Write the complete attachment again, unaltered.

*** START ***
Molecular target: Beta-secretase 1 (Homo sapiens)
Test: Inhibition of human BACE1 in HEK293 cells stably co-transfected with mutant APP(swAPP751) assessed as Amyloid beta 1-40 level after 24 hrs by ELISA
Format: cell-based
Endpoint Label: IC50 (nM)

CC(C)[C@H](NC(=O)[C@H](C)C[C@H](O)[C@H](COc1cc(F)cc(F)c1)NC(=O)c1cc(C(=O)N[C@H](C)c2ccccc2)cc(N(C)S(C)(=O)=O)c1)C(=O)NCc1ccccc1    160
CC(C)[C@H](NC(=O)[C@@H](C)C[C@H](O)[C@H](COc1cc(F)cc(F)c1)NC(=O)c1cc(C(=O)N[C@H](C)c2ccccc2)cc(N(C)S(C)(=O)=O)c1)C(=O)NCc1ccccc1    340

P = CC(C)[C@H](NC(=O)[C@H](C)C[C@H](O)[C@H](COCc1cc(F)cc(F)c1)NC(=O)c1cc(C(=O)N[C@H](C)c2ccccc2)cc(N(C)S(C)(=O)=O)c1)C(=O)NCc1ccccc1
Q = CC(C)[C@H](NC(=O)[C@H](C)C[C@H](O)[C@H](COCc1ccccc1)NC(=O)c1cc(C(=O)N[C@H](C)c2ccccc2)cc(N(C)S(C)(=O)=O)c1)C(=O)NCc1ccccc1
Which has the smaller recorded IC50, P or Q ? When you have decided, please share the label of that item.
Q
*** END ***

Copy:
Molecular target: Beta-secretase 1 (Homo sapiens)
Test: Inhibition of human BACE1 in HEK293 cells stably co-transfected with mutant APP(swAPP751) assessed as Amyloid beta 1-40 level after 24 hrs by ELISA
Format: cell-based
Endpoint Label: IC50 (nM)

CC(C)[C@H](NC(=O)[C@H](C)C[C@H](O)[C@H](COc1cc(F)cc(F)c1)NC(=O)c1cc(C(=O)N[C@H](C)c2ccccc2)cc(N(C)S(C)(=O)=O)c1)C(=O)NCc1ccccc1    160
CC(C)[C@H](NC(=O)[C@@H](C)C[C@H](O)[C@H](COc1cc(F)cc(F)c1)NC(=O)c1cc(C(=O)N[C@H](C)c2ccccc2)cc(N(C)S(C)(=O)=O)c1)C(=O)NCc1ccccc1    340

P = CC(C)[C@H](NC(=O)[C@H](C)C[C@H](O)[C@H](COCc1cc(F)cc(F)c1)NC(=O)c1cc(C(=O)N[C@H](C)c2ccccc2)cc(N(C)S(C)(=O)=O)c1)C(=O)NCc1ccccc1
Q = CC(C)[C@H](NC(=O)[C@H](C)C[C@H](O)[C@H](COCc1ccccc1)NC(=O)c1cc(C(=O)N[C@H](C)c2ccccc2)cc(N(C)S(C)(=O)=O)c1)C(=O)NCc1ccccc1
Which has the smaller recorded IC50, P or Q ? When you have decided, please share the label of that item.
Q